Direct contact between electric utilities and their customers sometimes is limited to the monthly bill and phone calls during outages or other negative situations. One of the plus sides of demand management programs, according to a recent study from the Smart Electric Power Alliance (SEPA), is the ability to improve marketing and get a closer relationship with the customer.
“Changes in consumer expectations have led utilities to seek DSM [demand-side management] software solutions that can lower the costs of service, and improve customer satisfaction and engagement,” according to the report, “2018 Utility Demand Response Market Snapshot.”
“Additionally, in regulated markets, public utility commissions are driving DSM by rewarding utilities for improving customer satisfaction and reducing service costs,” according to the report. Demand management technology also allows utilities to keep closer records of electric systems performance for regulatory purposes.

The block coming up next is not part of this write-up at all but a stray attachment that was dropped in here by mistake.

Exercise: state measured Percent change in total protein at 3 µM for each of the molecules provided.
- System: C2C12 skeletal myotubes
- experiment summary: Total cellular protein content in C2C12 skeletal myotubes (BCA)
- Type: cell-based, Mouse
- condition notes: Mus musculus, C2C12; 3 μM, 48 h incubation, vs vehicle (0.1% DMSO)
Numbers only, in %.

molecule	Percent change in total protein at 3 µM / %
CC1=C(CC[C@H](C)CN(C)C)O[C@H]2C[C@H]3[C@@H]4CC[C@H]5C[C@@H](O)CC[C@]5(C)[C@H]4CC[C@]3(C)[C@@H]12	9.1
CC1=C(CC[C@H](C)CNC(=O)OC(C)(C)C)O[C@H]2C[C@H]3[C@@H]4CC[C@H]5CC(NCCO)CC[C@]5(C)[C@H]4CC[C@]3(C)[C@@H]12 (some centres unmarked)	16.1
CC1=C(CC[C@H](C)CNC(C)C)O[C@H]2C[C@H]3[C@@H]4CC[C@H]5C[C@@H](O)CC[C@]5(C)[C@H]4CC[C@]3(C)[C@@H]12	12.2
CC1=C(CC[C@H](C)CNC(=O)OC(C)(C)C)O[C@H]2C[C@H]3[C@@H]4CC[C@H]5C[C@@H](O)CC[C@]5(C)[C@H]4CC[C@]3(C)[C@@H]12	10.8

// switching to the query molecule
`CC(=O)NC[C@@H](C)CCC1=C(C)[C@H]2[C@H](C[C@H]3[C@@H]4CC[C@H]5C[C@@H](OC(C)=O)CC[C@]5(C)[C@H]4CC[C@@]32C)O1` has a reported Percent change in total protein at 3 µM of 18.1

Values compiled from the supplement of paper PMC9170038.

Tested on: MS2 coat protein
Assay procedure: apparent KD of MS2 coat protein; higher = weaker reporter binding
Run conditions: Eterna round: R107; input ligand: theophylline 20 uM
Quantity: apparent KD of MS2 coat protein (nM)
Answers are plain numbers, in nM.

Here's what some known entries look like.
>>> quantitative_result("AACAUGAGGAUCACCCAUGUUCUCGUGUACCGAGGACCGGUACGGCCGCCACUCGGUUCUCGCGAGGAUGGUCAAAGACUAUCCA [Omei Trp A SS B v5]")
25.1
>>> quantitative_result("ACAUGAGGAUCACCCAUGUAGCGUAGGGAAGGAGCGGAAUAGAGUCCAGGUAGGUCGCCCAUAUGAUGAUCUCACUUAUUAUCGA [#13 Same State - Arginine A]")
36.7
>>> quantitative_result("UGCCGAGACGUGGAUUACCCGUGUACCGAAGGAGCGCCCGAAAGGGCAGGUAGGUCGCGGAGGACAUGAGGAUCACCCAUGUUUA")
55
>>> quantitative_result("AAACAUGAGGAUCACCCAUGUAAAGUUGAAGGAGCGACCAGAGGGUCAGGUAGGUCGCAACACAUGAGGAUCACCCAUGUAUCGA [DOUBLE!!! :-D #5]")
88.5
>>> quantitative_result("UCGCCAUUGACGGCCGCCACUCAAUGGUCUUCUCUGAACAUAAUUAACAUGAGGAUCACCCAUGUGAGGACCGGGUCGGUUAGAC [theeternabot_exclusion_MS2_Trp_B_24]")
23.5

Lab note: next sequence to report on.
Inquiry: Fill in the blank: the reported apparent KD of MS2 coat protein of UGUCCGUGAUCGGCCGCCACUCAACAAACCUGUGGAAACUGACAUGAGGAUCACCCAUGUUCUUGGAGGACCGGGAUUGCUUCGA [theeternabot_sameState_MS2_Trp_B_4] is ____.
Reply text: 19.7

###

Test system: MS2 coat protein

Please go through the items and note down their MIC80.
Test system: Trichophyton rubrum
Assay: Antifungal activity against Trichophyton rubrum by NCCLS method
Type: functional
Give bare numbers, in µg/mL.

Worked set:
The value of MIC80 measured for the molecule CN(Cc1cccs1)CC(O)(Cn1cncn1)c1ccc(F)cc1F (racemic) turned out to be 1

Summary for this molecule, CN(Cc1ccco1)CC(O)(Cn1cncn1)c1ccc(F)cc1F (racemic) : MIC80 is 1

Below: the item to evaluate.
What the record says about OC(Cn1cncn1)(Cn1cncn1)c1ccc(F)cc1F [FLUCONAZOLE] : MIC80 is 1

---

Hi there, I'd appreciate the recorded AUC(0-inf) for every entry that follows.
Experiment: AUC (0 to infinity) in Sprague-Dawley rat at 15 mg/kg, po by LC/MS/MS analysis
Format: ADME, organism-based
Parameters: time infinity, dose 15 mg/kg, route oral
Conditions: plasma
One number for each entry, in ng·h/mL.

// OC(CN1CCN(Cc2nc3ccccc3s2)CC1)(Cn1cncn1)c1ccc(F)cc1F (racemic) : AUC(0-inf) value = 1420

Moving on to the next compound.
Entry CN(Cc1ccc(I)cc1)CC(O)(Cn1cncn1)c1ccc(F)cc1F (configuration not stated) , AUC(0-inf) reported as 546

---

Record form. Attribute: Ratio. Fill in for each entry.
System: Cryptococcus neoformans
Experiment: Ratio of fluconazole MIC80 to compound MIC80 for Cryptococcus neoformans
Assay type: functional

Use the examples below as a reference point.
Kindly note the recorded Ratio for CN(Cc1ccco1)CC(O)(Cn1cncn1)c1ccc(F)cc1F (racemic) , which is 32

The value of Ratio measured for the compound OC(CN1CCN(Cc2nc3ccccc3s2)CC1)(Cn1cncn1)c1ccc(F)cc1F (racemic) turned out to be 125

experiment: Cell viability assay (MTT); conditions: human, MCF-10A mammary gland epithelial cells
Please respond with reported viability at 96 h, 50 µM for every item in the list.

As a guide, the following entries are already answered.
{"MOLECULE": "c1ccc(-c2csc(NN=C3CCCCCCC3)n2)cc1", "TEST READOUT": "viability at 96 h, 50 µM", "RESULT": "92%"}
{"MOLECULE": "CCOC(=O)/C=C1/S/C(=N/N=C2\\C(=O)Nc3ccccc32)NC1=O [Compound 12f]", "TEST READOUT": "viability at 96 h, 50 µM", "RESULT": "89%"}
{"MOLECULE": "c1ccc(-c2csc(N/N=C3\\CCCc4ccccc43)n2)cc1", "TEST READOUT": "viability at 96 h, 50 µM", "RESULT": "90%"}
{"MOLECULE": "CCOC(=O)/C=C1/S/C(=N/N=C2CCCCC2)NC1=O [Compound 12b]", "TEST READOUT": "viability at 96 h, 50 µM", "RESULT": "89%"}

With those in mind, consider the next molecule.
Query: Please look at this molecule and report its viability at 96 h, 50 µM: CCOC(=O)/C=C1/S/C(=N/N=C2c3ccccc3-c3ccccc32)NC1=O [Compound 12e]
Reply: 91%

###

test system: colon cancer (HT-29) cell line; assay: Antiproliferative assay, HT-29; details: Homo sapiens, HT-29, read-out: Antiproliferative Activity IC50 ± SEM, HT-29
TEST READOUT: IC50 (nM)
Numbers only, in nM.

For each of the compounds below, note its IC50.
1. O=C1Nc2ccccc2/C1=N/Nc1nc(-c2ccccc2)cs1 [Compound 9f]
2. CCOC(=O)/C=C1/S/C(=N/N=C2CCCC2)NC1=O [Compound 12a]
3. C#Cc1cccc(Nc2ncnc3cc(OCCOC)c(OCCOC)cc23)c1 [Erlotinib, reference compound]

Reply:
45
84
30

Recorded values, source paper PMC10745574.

Overall, across 155 participants SEPA surveyed, the report finds 58 percent of total electric capacity was enrolled in demand response programs.
“While traditional DR programs [e.g., air conditioning switches and water heaters] continue to be available, a handful of utilities are updating air conditioners with two-way switches and exploring grid-interactive water heater capabilities,” the report found. “Forty-seven utilities reported calling on thermostats for DR events. Some utilities are offering a combination of switch-based and connected [oftentimes referred to as “smart” Wi-Fi] thermostats to satisfy different customer preferences.”
Most of the survey participants were investor-owned utilities, but about 10 percent of the list of 155 SEPA contacted were rural cooperatives.
NRTC offers a full set of demand management solutions, including Nest smart thermostats, Aquanta water heaters and other innovative software solutions.